In order to get this correspondence data into a network visualization tool, we will have to rename the "Sender" column to "source" and the "Recipient" column to "target". You could do this in a spreadsheet, of course. But since you have Open Refine running.... In the arrow to the left of Sender in the main OpenRefine window, select Edit column->Rename this column, and rename the column "source". Now in the top right of the window, select 'Export->Custom tabular exporter'. Notice that "source", "target", and "Date" are checked in the content tab; uncheck "Date", as it will not be used in Gephi (networks where the nodes have different dates, ie dynamic networks, are beyond us for the moment). Go to the download tab and change the download option from 'Tab-separated values (TSV)' to 'Comma-separated values (CSV)' and press download. The file will likely download to your automatic download directory. We will revisit this file later. You can drop it into the Palladio interface right now though! Go ahead and do that. Do you see any interesting patterns? Make a note!
upload your cleaned file with a new name back into your DHBox; we will use this in the next module.
remember to copy your notes and any other information/observations/thoughts to your Github repo
OPTIONAL: Going further with Open Refine: Named Entity Extraction
Say we wanted, instead of the correspondence network, a visualization of all the places named in this body of letters. It might be interesting to visualize on a map the changing focus of Texas' diplomatic attention over time. There is a plugin for Open Refine that does what is called Named Entity Extraction. The plugin, and how to install & use it, is available here. + Use regex on your original document containing the letters to clean up the data so that you have one letter per line (rather than the index - did you notice that the full text of all the letters was in the original file?). + Import the file into Open Refine + Extract Named Entities + Visualize the results in a spreadsheet + Write up a 'how to' in your notebook explaining these steps in detail.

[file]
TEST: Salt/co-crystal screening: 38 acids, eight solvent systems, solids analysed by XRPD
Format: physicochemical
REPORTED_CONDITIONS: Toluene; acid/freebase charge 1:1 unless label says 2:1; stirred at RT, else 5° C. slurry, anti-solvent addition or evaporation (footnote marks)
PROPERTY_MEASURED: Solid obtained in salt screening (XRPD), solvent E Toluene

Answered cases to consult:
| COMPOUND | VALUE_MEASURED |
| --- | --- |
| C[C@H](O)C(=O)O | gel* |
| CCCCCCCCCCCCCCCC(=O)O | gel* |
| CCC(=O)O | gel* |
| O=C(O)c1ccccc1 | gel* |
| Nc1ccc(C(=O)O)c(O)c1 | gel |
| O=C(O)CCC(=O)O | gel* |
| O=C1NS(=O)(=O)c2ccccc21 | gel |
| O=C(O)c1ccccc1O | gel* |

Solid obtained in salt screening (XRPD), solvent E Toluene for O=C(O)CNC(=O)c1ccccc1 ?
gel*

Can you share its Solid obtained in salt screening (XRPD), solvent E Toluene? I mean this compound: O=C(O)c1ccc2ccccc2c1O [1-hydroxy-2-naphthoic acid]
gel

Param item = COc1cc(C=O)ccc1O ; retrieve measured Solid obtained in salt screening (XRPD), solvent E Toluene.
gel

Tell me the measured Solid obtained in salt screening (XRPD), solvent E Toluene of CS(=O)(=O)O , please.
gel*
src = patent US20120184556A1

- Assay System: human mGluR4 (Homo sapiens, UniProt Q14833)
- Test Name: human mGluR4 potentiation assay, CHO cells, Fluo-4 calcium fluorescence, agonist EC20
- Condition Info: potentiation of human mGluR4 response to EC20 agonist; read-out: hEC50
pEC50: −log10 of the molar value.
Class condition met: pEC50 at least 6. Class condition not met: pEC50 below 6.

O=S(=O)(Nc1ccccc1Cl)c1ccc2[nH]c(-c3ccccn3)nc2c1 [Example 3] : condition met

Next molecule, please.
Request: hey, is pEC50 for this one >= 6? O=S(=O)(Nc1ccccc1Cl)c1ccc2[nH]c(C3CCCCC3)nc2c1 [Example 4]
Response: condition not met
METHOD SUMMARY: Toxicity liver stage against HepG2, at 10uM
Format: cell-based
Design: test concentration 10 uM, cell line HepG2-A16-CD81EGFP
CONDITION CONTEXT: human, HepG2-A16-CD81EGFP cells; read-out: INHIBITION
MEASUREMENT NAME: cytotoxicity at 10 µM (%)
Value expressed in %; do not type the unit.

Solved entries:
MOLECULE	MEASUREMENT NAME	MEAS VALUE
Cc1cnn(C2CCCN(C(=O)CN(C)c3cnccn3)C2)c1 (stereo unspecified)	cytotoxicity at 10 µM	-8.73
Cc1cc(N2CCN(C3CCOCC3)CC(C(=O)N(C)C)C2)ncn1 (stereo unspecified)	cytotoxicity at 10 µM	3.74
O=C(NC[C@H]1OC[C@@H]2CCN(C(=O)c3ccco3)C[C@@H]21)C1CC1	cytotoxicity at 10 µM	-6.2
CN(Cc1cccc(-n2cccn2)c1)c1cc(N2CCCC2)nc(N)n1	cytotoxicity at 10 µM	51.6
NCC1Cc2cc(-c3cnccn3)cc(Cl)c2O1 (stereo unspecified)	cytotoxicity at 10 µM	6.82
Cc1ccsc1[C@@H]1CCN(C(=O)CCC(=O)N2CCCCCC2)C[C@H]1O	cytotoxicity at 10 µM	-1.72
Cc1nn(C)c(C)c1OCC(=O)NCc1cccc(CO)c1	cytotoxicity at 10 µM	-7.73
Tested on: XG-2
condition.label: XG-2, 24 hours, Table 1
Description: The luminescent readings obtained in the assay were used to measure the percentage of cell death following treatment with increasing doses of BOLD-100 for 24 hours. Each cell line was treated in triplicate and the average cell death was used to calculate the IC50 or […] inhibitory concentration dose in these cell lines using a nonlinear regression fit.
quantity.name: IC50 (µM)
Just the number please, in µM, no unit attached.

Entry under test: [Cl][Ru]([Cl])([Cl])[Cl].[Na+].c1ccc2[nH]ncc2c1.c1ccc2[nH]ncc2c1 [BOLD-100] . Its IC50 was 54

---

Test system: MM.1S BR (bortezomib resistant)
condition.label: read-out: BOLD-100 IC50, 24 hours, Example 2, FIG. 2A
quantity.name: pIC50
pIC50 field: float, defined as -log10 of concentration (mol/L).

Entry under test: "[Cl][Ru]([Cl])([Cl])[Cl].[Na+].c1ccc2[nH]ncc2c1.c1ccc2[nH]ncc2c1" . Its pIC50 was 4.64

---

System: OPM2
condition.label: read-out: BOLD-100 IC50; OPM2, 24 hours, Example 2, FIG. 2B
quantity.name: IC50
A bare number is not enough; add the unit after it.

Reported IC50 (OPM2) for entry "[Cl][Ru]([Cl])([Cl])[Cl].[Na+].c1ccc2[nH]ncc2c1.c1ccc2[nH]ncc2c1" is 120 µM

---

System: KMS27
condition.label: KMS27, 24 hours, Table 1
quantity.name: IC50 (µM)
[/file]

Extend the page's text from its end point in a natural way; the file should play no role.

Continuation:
- Further Help * see this page by Kalani Craig
Optional: Exploring Other Named Entity Extraction tools
Voyant Tools RezoViz
Voyant-Tools is a text analysis suite that we will explore in more depth in the next module. Feel free to load your material into it and begin exploring; there's nothing you can break. One interesting tool is called 'RezoViz', which will extract entities and tie them together into a network based on appearing in the same document. Upload some of your Equity texts to Voyant-Tools. In the top right, there's a 'save' icon. Select 'url for a different tool/skin'. Select 'RezoViz' from the tools list that pops up. A new URL will appear in the box. Copy, paste into a new browser window. Works best on Chrome. What kinds of questions could this answer?
Stanford NER download.
Mac instructions for use. The link is to Michelle Moravec's instructions, for Mac.
Windows: If you're on windows and want to do this, things are a bit more complicated. Download and unzip the NER package.
Open a command prompt in the Stanford NER folder on your Windows machine (you can right-click on the folder in your windows explorer, and select ‘open command prompt here’).
Changing the file names as appropriate, type the following as a single line (highlight the text with your mouse - it scrolls to the right beyond the page, and then copy it):
java -mx500m -cp stanford-ner.jar edu.stanford.nlp.ie.crf.CRFClassifier -loadClassifier classifiers/english.all.3class.distsim.crf.ser.gz -textFile texas-letters.txt -outputFormat inlineXML > “my-ner-output.txt”
The first bit, java –mx500m says how much memory to use. If you have 1gb of memory available, you can type java –mx 1g (or 2g, or 3g, etc). The next part of the command calls the NER programme itself. You can set which classifier to use after the –loadClassifier classifiers/ by typing in the exact file name for the classifier you wish to use (you are telling ‘loadClassifier’ the exact path to the classifier). At –textFile you give it the name of your input file (on our machine, called ‘texas-letters.txt’, and then specify the outputFormat. The > character sends the output to a new text file, here called “my-ner-output.txt”. Hit enter, and a few moments later the programme will tell you something along the lines of
CRFCLassifier tagged 375281 words in 13745 documents at 10833.43 words per second
Open the text file in your text editor, and you’ll see output like this:
In the name of the
<LOCATION>Republic of Texas
</LOCATION>, Free, Sovereign and Independent. To all whom these Presents shall come or may in any wise concern. I
</PERSON>President thereof send Greeting
Congratulations! You've tagged a body of letters. What next? You could organize this into XML, you could visualize, you could regex to find and extract all of your locations, or persons, or...